When it comes to ergonomics, we put a lot of focus on posture, specifically sitting at a desk. But posture is important regardless of what you're doing, including carrying a camera bag around. So, if you're a keen photographer and wondering why you're getting headaches and shoulder pain, it might be time to reconsider your choice of backpack.
Tagged With pain
New parenthood comes with a certain amount of pain: There's the delivery, of course, and the rather searing experience of learning to breastfeed a newborn. But aside from those delivery-specific pains, the new parent or caregiver might find herself nursing back, shoulder, neck,and wrist pain - all from hauling around the tiny new bundle of joy. But it doesn't have to be this way! To get an idea of how to protect your musculoskeletal system from undue strain, I spoke to Stephanie Leaf, a physical therapist specialising in postpartum issues and the director of New Leaf Physical Therapy, for her best advice on avoiding and treating the pain caused by caring for a newborn.
So far in our online clinic for new parents, we've covered how to hold a baby, how to change a baby's nappy, how to push a stroller, and how to carry a nappy bag without hurting your neck, wrists or back (or at least making the problem worse). This week we're covering another source of postpartum pain: Breastfeeding.
So far in our online clinic for new parents, we've covered how to hold a baby, how to change a baby's nappy, and how to push a stroller without hurting your neck, wrists or back (or at least making the problem worse). This week we're covering another sneaky culprit of postpartum pain: The nappy bag.
Caring for an infant comes with a host of physical ailments, from the typical and predictable (fatigue) to the somewhat unexpected (neck, back and wrist pain). It's amazing how a tiny baby can wreak such havoc on a caregiver's musculoskeletal system, and many new parents find themselves gritting their teeth through all kinds of physical distress.
New parenthood often comes with a certain amount of pain. Some of it is unavoidable - recovering from delivery and breastfeeding injuries takes time. But even if you didn't deliver a baby and you aren't breastfeeding, there is still much pain to be had! My own husband suffered from major wrist and back pain after our first son arrived - niceties such as "alignment" and "bending from the knees" tend to get forgotten in that new-parent fog of war. But over time, awkwardly holding a baby can lead to major issues in the neck, back and wrists.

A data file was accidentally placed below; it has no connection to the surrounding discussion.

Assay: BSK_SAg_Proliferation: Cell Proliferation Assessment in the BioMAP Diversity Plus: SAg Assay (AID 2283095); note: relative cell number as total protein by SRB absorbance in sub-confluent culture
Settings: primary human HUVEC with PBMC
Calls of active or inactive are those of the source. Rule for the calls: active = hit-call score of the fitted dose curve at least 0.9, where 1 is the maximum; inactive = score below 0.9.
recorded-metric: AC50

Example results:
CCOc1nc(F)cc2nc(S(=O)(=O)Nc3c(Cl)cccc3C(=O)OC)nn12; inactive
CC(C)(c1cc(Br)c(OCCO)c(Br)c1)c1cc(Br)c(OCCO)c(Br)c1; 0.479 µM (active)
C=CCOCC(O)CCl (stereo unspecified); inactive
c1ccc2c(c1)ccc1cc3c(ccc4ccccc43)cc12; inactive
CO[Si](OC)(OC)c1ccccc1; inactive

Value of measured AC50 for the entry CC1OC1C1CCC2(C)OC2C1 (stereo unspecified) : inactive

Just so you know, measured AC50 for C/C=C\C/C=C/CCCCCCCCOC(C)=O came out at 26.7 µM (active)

Changing a baby's nappy takes some practice: You have to know when to lift the feet, how to dodge errant streams of pee, when to abandon the wipes and plop the baby in the tub. But the absolute worst part of changing a baby's nappy? Bending over and tussling with a filthy, wiggling creature can be murder on your neck and back.
Of course, there's a level of subjectivity to pain. One person might find listening to Kid Rock to be more painful than stubbing their toe. Another person might enjoy a little bit of pain. And who can say how painful heartbreak feels? But we can still generally identify most of the worst sensations that people don't ever want to experience.
Tense jaws are, quite literally, a pain. Like many people, I tend to clench my jaw when I'm stressed -- or concentrating, or awake -- which often leads to not only sore jaws but terrible tension headaches. Luckily, there is a very fun way you can loosen your jaw and prevent all this; you just need a make-out buddy.
Our spines secretly hate us. Approximately three million Australians suffer from some form of back pain. That number is expected to greatly increase over the next few years, thanks to a combination of the desk-bound life and our generally inactive society. Night should seemingly bring relief, but the discomfort doesn't lessen when we lie down.
From the headlines, prescription painkillers sound pretty scary. Some of the people who take them switch to heroin, and some die of overdoses. The problem is so bad that the US FDA has mandated black-box warning labels about the risk of abuse. But at the same time, these drugs are common and useful tools to manage pain.
Pain relief isn't just a physical thing; distracting yourself can help you get through a painful experience. We've already seen that kids who watch cartoons don't feel as much pain when they get a shot. It turns out that playing a game works even better than passively watching videos.